Harry Bates, who died earlier this month, was one of the luckiest architects I have ever encountered. He was fortunate enough at the outset of his career to play a significant role in the development of one of the notable styles of the 20th century, the modernist, wood-and-glass beach houses that proliferated on the eastern seaboard in the 1960s and 1970s and to have designed some of the very best houses in this genre on Fire Island and farther east in the Hamptons. Along with Horace Gifford, Robert Rosenberg, Norman Jaffe, Peter Blake, and Julian and Barbara Neski, Bates and his early partner, Dale Booher, were founders of Long Island modernism. Many of these architects’ careers ebbed as the style faded from fashion in the 1980s, done in by both postmodernism’s fondness for the ornate and a growing number of clients who no longer found the simplicity and understatement of this kind of modernist beach house alluring.
Bates’s story was different. He briefly considered retiring from architecture but soldiered on, and then something of a miracle—actually, two miracles—happened. One was a larger cultural phenomenon that witnessed the gradual swing of the pendulum in the 21st century back toward modernism as the excesses and banality of developer-built “traditional” houses began to overwhelm the landscape. By the millennium, the straightforwardness of Bates’s simple geometries had begun to look not too plain, but more like a refreshing respite from fussiness and pretense. The other piece of good fortune was more particular to Bates. In the late 1990s, Bates had hired a talented young architect named Paul Masi to work with him one summer before Masi headed to Harvard for his graduate degree. The two got along so well that Bates invited Masi back the following summer. Before long, the two men, one past seventy and the other not yet thirty, were partners in a new firm, Bates Masi + Architects.
Thus began Harry Bates’s second career, in which he would not only take pleasure in the revival of interest in his early work, but also, with Masi, would begin to produce new work that built on the foundation of the old. By then, the early houses of Bates and his peers had begun to take on an aura of venerated history, but Bates, far from being trapped in the past, was liberated by his partnership as he carried forward the tradition of Hamptons modernism.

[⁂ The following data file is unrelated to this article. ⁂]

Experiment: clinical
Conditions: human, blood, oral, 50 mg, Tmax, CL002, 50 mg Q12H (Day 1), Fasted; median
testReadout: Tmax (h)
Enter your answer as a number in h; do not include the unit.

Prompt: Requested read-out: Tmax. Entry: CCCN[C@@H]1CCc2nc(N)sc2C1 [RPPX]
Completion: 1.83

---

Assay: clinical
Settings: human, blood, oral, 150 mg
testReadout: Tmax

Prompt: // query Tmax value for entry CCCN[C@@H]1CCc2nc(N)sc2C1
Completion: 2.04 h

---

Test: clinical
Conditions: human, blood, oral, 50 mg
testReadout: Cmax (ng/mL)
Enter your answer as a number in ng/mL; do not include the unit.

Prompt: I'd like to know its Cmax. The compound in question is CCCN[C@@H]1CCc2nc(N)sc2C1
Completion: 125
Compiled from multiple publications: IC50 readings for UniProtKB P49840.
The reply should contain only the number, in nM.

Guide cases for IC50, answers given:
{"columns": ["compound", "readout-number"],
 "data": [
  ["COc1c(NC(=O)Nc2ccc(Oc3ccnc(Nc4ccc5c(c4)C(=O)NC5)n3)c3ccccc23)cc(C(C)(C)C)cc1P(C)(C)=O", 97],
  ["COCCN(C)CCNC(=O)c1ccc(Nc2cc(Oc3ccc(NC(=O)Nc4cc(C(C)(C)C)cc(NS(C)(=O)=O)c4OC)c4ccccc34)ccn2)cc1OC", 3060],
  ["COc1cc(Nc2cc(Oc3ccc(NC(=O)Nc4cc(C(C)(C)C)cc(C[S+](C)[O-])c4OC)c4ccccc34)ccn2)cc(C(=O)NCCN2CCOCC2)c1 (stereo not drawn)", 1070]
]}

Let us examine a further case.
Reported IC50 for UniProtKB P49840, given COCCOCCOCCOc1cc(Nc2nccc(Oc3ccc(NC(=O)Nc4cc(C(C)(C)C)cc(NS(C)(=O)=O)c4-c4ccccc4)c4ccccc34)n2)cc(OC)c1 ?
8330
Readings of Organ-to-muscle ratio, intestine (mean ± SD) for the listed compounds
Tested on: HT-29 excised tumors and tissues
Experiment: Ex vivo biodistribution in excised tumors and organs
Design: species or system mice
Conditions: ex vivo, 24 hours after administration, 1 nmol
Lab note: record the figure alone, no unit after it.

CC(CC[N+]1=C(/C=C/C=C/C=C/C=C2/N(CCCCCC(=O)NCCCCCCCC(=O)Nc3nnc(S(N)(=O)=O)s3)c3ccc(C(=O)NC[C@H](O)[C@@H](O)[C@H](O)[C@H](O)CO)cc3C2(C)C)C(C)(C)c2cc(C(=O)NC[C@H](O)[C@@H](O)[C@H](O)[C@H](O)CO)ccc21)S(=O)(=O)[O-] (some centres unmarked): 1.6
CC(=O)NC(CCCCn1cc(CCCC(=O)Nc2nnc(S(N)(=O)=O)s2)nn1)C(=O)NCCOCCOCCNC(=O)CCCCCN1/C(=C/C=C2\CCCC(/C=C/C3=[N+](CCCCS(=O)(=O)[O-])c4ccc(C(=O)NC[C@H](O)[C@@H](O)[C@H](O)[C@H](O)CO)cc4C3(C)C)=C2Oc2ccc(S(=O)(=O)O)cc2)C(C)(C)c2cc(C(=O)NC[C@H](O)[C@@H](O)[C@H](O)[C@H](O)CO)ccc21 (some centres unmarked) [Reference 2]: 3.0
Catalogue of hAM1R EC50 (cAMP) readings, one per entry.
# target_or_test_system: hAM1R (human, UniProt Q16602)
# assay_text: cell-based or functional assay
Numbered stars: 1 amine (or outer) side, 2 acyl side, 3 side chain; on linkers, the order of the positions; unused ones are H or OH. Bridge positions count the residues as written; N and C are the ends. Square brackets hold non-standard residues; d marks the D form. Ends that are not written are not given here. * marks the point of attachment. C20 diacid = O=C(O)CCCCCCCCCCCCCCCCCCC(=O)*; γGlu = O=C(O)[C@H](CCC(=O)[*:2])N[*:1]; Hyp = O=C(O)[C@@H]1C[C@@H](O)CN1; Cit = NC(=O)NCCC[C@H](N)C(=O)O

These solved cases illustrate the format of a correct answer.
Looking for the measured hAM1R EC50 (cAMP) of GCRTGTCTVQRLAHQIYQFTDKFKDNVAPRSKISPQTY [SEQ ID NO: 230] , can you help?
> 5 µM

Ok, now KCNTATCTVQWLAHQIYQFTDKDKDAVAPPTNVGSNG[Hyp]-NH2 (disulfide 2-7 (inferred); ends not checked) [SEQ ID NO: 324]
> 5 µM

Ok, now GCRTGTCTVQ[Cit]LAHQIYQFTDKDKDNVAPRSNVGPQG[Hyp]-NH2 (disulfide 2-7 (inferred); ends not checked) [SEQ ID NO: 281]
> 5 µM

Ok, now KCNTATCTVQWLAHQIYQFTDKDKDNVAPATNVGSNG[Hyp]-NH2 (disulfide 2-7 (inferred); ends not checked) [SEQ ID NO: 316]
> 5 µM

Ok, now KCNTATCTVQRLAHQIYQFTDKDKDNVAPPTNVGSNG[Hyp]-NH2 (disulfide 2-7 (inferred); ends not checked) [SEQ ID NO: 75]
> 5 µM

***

He never saw his second act as a chance to replicate his earlier work; he was as interested in learning from Masi as Masi was in learning from him, and together they produced an oeuvre of some of the most distinguished 21st century houses on eastern Long Island. They were almost without exception bigger and more luxurious than the houses that first made Harry Bates famous, but they had the same clarity and the same love of simple geometries that marked Bates’s architecture from the beginning. Though almost every house held to Bates’s preference for a limited palette of materials, the materials themselves were often richer and more subtle than the ones in his earlier work. The details were more precise, more elegant, and sometimes more inventive, as in the case of the house in which copper was installed in the form of shingles or the house in which Bates and Masi juxtaposed Cor-ten steel with cedar siding and screens.
As in Bates’s earlier houses, the consistent aesthetic did not yield identical designs. All his work, from his earliest houses to his last, shared the same DNA, but that could bring forth a stylish little box of glass and cedar in the woods or a sprawling villa of steel, mahogany, and glass floating above the dunes. As the years went on, he and Masi became more and more interested in the primal form of the house, the simple, almost generic shape with a peaked roof, out of which they crafted increasingly complex but still tasteful compositions, often with multiple structures that broke the house program into a kind of village of pavilions.
Bates was born in Florida in 1927 and came to New York in 1955 to take a job at Skidmore, Owings & Merrill (SOM), where he worked on three of the greatest mid-century towers in New York, One Chase Manhattan Plaza, Pepsi-Cola, and the Union Carbide Building. He learned a lot, he said, about discipline, purity, and fineness of detail at SOM, and he tried to apply these things to a simple, inexpensive beach house that he designed for himself. Before long, there were invitations to do houses for other clients, and eventually, as Bates would later say, “the moonlighting took over the daylighting,” and he left SOM to open his own office, first in the city and later in eastern Long Island.
The architect remained with Bates Masi + Architects well past his 90th birthday and never officially retired. He ended his career as he had begun it, by designing a small house for himself—this one in Florida, where he lived from 2017 until his death at 95.
Bates was one of the architecture profession’s great gentlemen, at once passionate and pragmatic, deeply committed to modernism but never in thrall to ideology or dogma. Throughout his career, he always seemed willing to learn, whether from the senior partners of SOM long ago or from the young partner he had for the second half of his long professional life—not to mention from his clients, to whom he listened most of all.
Paul Goldberger is an architecture critic, an educator, and a writer. He is author of Ballpark: Baseball in the American City (Knopf, 2019) and wrote the introduction to Bespoke Home, a monograph about the work of Bates Masi + Architects, published in 2016 by ORO Editions.